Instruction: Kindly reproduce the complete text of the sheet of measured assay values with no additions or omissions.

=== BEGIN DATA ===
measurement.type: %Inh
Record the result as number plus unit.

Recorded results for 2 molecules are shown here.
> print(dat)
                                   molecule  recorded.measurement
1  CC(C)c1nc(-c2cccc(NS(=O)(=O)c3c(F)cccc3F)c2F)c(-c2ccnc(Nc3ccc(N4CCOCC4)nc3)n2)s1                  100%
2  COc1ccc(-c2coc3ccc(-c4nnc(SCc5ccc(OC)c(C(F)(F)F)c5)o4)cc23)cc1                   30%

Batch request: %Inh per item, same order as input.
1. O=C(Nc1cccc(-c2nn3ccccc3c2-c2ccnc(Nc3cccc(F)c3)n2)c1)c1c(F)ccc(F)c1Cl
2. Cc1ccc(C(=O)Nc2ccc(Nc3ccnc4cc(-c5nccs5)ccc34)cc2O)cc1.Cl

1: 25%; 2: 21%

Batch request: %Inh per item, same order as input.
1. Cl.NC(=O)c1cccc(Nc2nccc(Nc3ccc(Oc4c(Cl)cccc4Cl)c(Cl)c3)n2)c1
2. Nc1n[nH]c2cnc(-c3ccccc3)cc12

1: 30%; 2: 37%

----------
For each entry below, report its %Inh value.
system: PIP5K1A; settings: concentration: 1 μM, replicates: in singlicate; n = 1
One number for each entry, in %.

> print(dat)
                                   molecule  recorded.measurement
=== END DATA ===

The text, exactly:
measurement.type: %Inh
Record the result as number plus unit.

Recorded results for 2 molecules are shown here.
> print(dat)
                                   molecule  recorded.measurement
1  CC(C)c1nc(-c2cccc(NS(=O)(=O)c3c(F)cccc3F)c2F)c(-c2ccnc(Nc3ccc(N4CCOCC4)nc3)n2)s1                  100%
2  COc1ccc(-c2coc3ccc(-c4nnc(SCc5ccc(OC)c(C(F)(F)F)c5)o4)cc23)cc1                   30%

Batch request: %Inh per item, same order as input.
1. O=C(Nc1cccc(-c2nn3ccccc3c2-c2ccnc(Nc3cccc(F)c3)n2)c1)c1c(F)ccc(F)c1Cl
2. Cc1ccc(C(=O)Nc2ccc(Nc3ccnc4cc(-c5nccs5)ccc34)cc2O)cc1.Cl

1: 25%; 2: 21%

Batch request: %Inh per item, same order as input.
1. Cl.NC(=O)c1cccc(Nc2nccc(Nc3ccc(Oc4c(Cl)cccc4Cl)c(Cl)c3)n2)c1
2. Nc1n[nH]c2cnc(-c3ccccc3)cc12

1: 30%; 2: 37%

----------
For each entry below, report its %Inh value.
system: PIP5K1A; settings: concentration: 1 μM, replicates: in singlicate; n = 1
One number for each entry, in %.

> print(dat)
                                   molecule  recorded.measurement